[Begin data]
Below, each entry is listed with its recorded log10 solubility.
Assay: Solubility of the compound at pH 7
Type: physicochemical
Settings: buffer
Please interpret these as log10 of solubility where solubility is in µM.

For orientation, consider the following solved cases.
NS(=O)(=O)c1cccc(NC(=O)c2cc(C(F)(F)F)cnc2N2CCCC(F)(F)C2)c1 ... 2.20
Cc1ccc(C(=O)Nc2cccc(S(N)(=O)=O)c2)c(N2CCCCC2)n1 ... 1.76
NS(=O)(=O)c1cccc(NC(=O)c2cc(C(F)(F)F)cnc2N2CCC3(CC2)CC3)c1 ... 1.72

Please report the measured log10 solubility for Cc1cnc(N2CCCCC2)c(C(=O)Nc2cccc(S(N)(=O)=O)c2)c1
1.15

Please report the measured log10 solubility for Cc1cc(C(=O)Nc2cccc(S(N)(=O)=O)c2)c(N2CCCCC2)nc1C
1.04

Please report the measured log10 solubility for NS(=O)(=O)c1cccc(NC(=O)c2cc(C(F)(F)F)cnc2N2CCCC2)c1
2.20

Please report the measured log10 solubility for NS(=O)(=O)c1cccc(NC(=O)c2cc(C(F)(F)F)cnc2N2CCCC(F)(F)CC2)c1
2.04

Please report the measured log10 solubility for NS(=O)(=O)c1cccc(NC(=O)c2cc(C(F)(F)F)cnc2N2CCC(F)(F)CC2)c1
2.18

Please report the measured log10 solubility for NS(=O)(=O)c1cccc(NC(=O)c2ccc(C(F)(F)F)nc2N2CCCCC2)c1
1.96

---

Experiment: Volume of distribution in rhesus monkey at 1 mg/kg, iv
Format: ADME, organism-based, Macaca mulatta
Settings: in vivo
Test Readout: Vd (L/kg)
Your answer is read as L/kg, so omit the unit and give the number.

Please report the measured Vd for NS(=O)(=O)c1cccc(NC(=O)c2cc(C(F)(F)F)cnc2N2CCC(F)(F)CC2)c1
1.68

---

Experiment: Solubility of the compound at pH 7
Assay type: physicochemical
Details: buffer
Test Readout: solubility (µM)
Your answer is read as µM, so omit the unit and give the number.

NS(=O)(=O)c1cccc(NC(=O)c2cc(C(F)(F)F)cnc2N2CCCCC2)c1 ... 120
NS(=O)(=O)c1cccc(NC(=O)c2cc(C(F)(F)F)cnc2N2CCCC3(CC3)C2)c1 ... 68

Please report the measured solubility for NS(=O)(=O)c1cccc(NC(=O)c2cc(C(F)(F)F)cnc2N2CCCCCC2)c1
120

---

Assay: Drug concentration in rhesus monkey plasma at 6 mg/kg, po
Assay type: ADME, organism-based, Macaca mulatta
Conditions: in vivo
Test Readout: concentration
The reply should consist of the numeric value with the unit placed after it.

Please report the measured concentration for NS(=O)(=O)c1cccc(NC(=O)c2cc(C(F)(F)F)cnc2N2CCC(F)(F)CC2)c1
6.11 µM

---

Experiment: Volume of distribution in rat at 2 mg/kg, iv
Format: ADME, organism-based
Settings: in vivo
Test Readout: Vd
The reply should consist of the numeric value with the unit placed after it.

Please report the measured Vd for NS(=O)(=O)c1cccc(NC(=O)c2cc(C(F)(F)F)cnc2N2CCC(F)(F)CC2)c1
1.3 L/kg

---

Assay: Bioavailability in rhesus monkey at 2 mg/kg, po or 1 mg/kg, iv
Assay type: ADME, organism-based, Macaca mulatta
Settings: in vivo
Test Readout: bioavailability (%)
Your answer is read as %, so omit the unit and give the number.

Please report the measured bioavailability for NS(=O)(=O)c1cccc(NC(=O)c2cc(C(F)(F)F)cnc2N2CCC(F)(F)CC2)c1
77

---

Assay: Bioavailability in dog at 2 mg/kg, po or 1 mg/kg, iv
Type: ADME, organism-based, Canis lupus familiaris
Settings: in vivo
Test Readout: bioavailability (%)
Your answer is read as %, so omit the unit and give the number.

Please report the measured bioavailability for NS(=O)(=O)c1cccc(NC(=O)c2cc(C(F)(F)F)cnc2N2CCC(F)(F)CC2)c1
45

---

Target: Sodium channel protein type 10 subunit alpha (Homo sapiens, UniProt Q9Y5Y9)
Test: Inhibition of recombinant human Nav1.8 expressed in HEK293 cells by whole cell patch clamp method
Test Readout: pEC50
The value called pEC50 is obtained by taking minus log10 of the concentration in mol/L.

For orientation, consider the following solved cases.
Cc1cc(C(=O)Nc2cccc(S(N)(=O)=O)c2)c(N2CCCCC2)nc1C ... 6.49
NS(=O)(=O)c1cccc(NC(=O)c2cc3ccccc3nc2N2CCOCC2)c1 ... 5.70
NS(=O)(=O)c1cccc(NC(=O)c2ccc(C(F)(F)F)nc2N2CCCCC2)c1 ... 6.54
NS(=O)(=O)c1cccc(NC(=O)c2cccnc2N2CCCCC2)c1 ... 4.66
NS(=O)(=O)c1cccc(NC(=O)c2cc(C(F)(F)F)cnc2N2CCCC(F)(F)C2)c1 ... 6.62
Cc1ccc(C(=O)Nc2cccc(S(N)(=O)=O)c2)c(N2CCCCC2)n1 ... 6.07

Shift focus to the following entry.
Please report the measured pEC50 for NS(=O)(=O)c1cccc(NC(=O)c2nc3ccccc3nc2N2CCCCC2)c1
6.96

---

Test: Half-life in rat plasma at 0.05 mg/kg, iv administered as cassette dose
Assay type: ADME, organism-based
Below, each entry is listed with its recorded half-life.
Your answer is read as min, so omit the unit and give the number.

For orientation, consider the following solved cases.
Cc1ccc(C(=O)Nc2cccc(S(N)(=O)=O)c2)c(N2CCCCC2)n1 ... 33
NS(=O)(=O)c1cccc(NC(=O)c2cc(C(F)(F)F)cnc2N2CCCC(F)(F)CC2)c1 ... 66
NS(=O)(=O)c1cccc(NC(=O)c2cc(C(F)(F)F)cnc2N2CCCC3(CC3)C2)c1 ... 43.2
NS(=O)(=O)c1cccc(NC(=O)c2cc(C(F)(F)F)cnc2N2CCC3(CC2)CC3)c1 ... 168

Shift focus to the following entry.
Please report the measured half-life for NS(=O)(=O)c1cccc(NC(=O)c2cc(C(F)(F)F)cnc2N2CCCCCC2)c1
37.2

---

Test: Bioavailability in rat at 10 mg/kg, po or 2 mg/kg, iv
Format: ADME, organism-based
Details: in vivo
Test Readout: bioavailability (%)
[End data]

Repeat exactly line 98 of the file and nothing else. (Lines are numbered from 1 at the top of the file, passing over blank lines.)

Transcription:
Please report the measured half-life for NS(=O)(=O)c1cccc(NC(=O)c2cc(C(F)(F)F)cnc2N2CCCCCC2)c1